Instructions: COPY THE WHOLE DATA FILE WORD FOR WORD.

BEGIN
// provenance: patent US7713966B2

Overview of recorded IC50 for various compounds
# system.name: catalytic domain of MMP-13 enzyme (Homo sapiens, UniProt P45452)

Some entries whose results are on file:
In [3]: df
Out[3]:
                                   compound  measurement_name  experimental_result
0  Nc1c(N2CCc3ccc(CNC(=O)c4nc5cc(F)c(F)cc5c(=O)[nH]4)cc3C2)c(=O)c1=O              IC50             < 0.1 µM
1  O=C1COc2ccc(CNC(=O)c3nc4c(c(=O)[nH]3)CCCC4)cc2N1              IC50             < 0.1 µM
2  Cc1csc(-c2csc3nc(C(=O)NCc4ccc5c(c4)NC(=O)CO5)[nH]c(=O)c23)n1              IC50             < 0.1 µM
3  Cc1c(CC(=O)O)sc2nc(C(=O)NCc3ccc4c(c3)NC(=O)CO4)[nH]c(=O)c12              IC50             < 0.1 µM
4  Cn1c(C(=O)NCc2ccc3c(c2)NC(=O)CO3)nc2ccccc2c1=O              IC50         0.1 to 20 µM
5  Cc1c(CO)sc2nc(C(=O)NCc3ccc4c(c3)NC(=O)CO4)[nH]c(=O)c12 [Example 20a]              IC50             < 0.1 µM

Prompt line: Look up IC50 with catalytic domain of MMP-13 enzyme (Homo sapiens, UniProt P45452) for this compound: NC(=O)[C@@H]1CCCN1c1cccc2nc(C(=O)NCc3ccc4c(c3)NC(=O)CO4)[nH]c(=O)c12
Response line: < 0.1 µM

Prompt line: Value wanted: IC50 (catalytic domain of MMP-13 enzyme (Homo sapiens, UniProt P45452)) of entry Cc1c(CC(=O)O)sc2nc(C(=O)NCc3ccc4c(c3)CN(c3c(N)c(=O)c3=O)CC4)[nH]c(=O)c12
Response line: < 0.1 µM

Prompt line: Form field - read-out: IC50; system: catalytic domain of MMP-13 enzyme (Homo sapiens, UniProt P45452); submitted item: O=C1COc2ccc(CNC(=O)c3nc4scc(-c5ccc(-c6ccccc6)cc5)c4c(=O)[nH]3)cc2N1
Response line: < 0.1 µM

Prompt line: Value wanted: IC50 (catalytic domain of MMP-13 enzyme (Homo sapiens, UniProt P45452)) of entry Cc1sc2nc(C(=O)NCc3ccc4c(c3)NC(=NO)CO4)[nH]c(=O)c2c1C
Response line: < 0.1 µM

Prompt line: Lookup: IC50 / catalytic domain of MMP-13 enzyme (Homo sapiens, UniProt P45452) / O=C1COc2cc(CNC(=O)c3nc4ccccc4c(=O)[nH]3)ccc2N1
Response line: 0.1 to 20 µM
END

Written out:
// provenance: patent US7713966B2

Overview of recorded IC50 for various compounds
# system.name: catalytic domain of MMP-13 enzyme (Homo sapiens, UniProt P45452)

Some entries whose results are on file:
In [3]: df
Out[3]:
                                   compound  measurement_name  experimental_result
0  Nc1c(N2CCc3ccc(CNC(=O)c4nc5cc(F)c(F)cc5c(=O)[nH]4)cc3C2)c(=O)c1=O              IC50             < 0.1 µM
1  O=C1COc2ccc(CNC(=O)c3nc4c(c(=O)[nH]3)CCCC4)cc2N1              IC50             < 0.1 µM
2  Cc1csc(-c2csc3nc(C(=O)NCc4ccc5c(c4)NC(=O)CO5)[nH]c(=O)c23)n1              IC50             < 0.1 µM
3  Cc1c(CC(=O)O)sc2nc(C(=O)NCc3ccc4c(c3)NC(=O)CO4)[nH]c(=O)c12              IC50             < 0.1 µM
4  Cn1c(C(=O)NCc2ccc3c(c2)NC(=O)CO3)nc2ccccc2c1=O              IC50         0.1 to 20 µM
5  Cc1c(CO)sc2nc(C(=O)NCc3ccc4c(c3)NC(=O)CO4)[nH]c(=O)c12 [Example 20a]              IC50             < 0.1 µM

Prompt line: Look up IC50 with catalytic domain of MMP-13 enzyme (Homo sapiens, UniProt P45452) for this compound: NC(=O)[C@@H]1CCCN1c1cccc2nc(C(=O)NCc3ccc4c(c3)NC(=O)CO4)[nH]c(=O)c12
Response line: < 0.1 µM

Prompt line: Value wanted: IC50 (catalytic domain of MMP-13 enzyme (Homo sapiens, UniProt P45452)) of entry Cc1c(CC(=O)O)sc2nc(C(=O)NCc3ccc4c(c3)CN(c3c(N)c(=O)c3=O)CC4)[nH]c(=O)c12
Response line: < 0.1 µM

Prompt line: Form field - read-out: IC50; system: catalytic domain of MMP-13 enzyme (Homo sapiens, UniProt P45452); submitted item: O=C1COc2ccc(CNC(=O)c3nc4scc(-c5ccc(-c6ccccc6)cc5)c4c(=O)[nH]3)cc2N1
Response line: < 0.1 µM

Prompt line: Value wanted: IC50 (catalytic domain of MMP-13 enzyme (Homo sapiens, UniProt P45452)) of entry Cc1sc2nc(C(=O)NCc3ccc4c(c3)NC(=NO)CO4)[nH]c(=O)c2c1C
Response line: < 0.1 µM

Prompt line: Lookup: IC50 / catalytic domain of MMP-13 enzyme (Homo sapiens, UniProt P45452) / O=C1COc2cc(CNC(=O)c3nc4ccccc4c(=O)[nH]3)ccc2N1
Response line: 0.1 to 20 µM